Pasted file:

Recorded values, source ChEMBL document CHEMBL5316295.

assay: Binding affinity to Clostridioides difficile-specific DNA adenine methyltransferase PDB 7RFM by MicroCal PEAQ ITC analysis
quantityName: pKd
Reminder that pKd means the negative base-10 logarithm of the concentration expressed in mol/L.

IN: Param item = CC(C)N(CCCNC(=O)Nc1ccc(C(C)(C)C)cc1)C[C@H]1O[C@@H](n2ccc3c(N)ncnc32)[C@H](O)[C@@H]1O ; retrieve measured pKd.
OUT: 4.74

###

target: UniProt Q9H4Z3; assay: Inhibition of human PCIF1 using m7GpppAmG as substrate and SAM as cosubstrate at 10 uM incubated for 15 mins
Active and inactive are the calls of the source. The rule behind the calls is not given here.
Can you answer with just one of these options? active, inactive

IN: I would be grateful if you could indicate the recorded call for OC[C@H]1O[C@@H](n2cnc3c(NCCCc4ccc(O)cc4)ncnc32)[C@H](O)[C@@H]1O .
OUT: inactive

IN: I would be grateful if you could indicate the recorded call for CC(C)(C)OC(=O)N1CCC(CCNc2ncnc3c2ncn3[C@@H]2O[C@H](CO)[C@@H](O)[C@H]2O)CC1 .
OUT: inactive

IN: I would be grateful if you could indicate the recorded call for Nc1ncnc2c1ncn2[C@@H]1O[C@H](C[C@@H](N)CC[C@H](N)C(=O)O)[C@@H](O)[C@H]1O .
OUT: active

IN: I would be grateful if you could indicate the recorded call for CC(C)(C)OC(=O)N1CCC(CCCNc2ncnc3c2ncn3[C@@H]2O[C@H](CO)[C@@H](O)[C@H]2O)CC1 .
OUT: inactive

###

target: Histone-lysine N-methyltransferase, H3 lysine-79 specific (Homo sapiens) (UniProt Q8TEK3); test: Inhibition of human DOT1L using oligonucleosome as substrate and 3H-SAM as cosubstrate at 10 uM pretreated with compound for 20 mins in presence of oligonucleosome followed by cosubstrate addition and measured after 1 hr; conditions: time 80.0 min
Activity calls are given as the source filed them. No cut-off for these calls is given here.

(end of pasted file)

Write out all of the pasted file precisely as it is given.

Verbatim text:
Recorded values, source ChEMBL document CHEMBL5316295.

assay: Binding affinity to Clostridioides difficile-specific DNA adenine methyltransferase PDB 7RFM by MicroCal PEAQ ITC analysis
quantityName: pKd
Reminder that pKd means the negative base-10 logarithm of the concentration expressed in mol/L.

IN: Param item = CC(C)N(CCCNC(=O)Nc1ccc(C(C)(C)C)cc1)C[C@H]1O[C@@H](n2ccc3c(N)ncnc32)[C@H](O)[C@@H]1O ; retrieve measured pKd.
OUT: 4.74

###

target: UniProt Q9H4Z3; assay: Inhibition of human PCIF1 using m7GpppAmG as substrate and SAM as cosubstrate at 10 uM incubated for 15 mins
Active and inactive are the calls of the source. The rule behind the calls is not given here.
Can you answer with just one of these options? active, inactive

IN: I would be grateful if you could indicate the recorded call for OC[C@H]1O[C@@H](n2cnc3c(NCCCc4ccc(O)cc4)ncnc32)[C@H](O)[C@@H]1O .
OUT: inactive

IN: I would be grateful if you could indicate the recorded call for CC(C)(C)OC(=O)N1CCC(CCNc2ncnc3c2ncn3[C@@H]2O[C@H](CO)[C@@H](O)[C@H]2O)CC1 .
OUT: inactive

IN: I would be grateful if you could indicate the recorded call for Nc1ncnc2c1ncn2[C@@H]1O[C@H](C[C@@H](N)CC[C@H](N)C(=O)O)[C@@H](O)[C@H]1O .
OUT: active

IN: I would be grateful if you could indicate the recorded call for CC(C)(C)OC(=O)N1CCC(CCCNc2ncnc3c2ncn3[C@@H]2O[C@H](CO)[C@@H](O)[C@H]2O)CC1 .
OUT: inactive

###

target: Histone-lysine N-methyltransferase, H3 lysine-79 specific (Homo sapiens) (UniProt Q8TEK3); test: Inhibition of human DOT1L using oligonucleosome as substrate and 3H-SAM as cosubstrate at 10 uM pretreated with compound for 20 mins in presence of oligonucleosome followed by cosubstrate addition and measured after 1 hr; conditions: time 80.0 min
Activity calls are given as the source filed them. No cut-off for these calls is given here.